Amphibian skin-associated Pigmentiphaga: Genome sequence and occurrence across geography and hosts

Autoři: Molly C. Bletz aff001;  Boyke Bunk aff003;  Cathrin Spröer aff003;  Peter Biwer aff004;  Silke Reiter aff005;  Falitiana C. E. Rabemananjara aff006;  Stefan Schulz aff004;  Jörg Overmann aff003;  Miguel Vences aff002
Působiště autorů: Department of Biology, University of Massachusetts Boston, Boston, MA, United States of America aff001;  Zoological Institute, Technische Universitt Braunschweig, Braunschweig, Germany aff002;  DSMZ, German Collection of Microorganisms and Cell Cultures, Braunschweig, Germany aff003;  Institute of Organic Chemistry, Technische Universität Braunschweig, Braunschweig, Germany aff004;  Institute for Insect Biotechnology, Justus Liebig University Giessen, Giessen, Germany aff005;  Department of Zoology and Animal Biodiversity, University of Antananarivo, Antananarivo, Madagascar aff006;  Microbiology Institute, Technische Universität Braunschweig, Braunschweig, Germany aff007
Vyšlo v časopise: PLoS ONE 14(10)
Kategorie: Research Article


The bacterial communities colonizing amphibian skin have been intensively studied due to their interactions with pathogenic chytrid fungi that are causing drastic amphibian population declines. Bacteria of the family Alcaligenaceae, and more specifically of the genus Pigmentiphaga, have been found to be associated specifically to arboreal frogs. Here we analyze their occurrence in a previously assembled global skin microbiome dataset from 205 amphibian species. Pigmentiphaga made up about 5% of the total number of reads in this global dataset. They were mostly found in unrelated arboreal frogs from Madagascar (Mantellidae and Hyperoliidae), but also occurred at low abundances on Neotropical frogs. Based on their 16S sequences, most of the sequences belong to a clade within Pigmentiphaga not assignable to any type strains of the five described species of the genus. One isolate from Madagascar clustered with Pigmentiphaga aceris (>99% sequence similarity on 16S rRNA gene level). Here, we report the full genome sequence of this bacterium which, based on 16S sequences of >97% similarity, has previously been found on human skin, floral nectar, tree sap, stream sediment and soil. Its genome consists of a single circular chromosome with 6,165,255 bp, 5,300 predicted coding sequences, 57 tRNA genes, and three rRNA operons. In comparison with other known Pigmentiphaga genomes it encodes a higher number of genes associated with environmental information processing and cellular processes. Furthermore, it has a biosynthetic gene cluster for a nonribosomal peptide syntethase, and bacteriocin biosynthetic genes can be found, but clusters for β-lactones present in other comparative Pigmentiphaga genomes are lacking.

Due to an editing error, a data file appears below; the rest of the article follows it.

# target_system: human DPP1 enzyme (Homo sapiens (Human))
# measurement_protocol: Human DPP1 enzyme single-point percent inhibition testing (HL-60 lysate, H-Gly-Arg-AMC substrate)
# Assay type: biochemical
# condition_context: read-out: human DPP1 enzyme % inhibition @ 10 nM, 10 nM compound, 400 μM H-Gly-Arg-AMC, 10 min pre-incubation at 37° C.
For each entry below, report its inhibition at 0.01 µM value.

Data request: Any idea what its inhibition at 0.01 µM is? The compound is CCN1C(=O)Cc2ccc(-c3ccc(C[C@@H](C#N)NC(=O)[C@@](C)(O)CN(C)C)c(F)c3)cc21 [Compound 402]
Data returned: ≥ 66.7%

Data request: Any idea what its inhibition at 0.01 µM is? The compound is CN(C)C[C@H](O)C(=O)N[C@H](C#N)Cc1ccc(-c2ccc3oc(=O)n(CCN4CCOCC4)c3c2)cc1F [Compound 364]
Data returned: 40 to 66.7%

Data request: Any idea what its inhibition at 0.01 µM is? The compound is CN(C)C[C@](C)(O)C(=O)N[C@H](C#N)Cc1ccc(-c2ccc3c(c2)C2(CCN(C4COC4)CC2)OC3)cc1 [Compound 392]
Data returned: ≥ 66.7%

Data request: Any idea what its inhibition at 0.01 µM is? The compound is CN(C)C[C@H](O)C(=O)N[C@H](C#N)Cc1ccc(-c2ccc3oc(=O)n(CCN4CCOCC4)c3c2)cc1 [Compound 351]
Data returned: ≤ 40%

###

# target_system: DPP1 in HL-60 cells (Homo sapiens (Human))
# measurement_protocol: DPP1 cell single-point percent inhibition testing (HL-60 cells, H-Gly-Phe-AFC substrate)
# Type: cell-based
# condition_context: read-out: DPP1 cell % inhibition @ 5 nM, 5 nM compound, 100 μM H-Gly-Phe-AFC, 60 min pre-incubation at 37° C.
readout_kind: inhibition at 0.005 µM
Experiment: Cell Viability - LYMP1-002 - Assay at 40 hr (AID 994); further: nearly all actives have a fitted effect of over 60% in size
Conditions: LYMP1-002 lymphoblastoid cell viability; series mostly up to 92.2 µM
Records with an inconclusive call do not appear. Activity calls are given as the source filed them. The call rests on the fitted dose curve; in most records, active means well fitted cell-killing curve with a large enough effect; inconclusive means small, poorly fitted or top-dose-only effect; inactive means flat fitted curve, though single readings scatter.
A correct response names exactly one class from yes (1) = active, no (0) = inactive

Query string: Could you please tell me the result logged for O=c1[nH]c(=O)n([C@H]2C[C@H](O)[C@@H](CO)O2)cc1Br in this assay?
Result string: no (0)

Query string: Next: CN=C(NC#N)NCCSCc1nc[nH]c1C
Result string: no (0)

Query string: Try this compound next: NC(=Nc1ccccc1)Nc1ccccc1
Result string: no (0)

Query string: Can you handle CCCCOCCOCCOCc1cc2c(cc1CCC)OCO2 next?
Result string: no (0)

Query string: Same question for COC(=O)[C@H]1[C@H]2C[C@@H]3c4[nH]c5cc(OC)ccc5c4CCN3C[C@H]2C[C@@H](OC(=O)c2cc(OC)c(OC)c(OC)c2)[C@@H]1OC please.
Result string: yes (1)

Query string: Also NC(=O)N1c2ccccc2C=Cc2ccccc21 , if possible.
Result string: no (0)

Klíčová slova:

Amphibian genomics – Amphibians – Comparative genomics – Microbiome – Multiple alignment calculation – Phylogenetic analysis – Sequence alignment – Sequence analysis


1. Fisher MC, Garner TW, Walker SF. Global emergence of Batrachochytrium dendrobatidis and amphibian chytridiomycosis in space, time, and host. Annu Rev Microbiol. 2009;63: 291–310. doi: 10.1146/annurev.micro.091208.073435 19575560

2. Stegen G, Pasmans F, Schmidt BR, Rouffaer LO, Van Praet S, Schaub M, et al. Drivers of salamander extirpation mediated by Batrachochytrium salamandrivorans. Nature. Nature Publishing Group; 2017;544: 353–356. doi: 10.1038/nature22059 28425998

3. Bletz MC, Loudon AH, Becker MH, Bell SC, Woodhams DC, Minbiole KPC, et al. Mitigating amphibian chytridiomycosis with bioaugmentation: Characteristics of effective probiotics and strategies for their selection and use. Ecol Lett. 2013;16. doi: 10.1111/ele.12099 23452227

4. Loudon AH, Woodhams DC, Parfrey LW, Archer HM, Knight R, McKenzie V, et al. Microbial community dynamics and effect of environmental microbial reservoirs on red-backed salamanders (Plethodon cinereus). ISME J. Nature Publishing Group; 2014;8: 830–40. doi: 10.1038/ismej.2013.200 24335825

5. Walke JB, Becker MH, Hughey MC, Swartwout M, Jensen R V, Belden LK. Most of the dominant members of amphibian skin bacterial communities can be readily cultured. Appl Environ Microbiol. 2015; doi: 10.1128/AEM.01486-15 26162880

6. Kueneman JG, Bletz MC, Becker CG, Woodhams DC, Vences M. Community richness of amphibian skin bacteria correlates with bioclimate at the global scale. Nat Ecol Evol. 2019;

7. Kueneman JG, Parfrey LW, Woodhams DC, Archer HM, Knight R, McKenzie VJ. The amphibian skin-associated microbiome across species, space and life history stages. Mol Ecol. 2014;23: 1238–1250. doi: 10.1111/mec.12510 24171949

8. Bletz MC, Perl RGB, Vences M. Skin microbiota differs drastically between co-occurring frogs and newts. Open Sci. 2017;4: 170107.

9. Jani AJ, Briggs CJ. Host and aquatic environment shape the amphibian skin microbiome but effects on downstream resistance to the pathogen Batrachochytrium dendrobatidis are variable. Front Microbiol. 2018;9: 1–17. doi: 10.3389/fmicb.2018.00001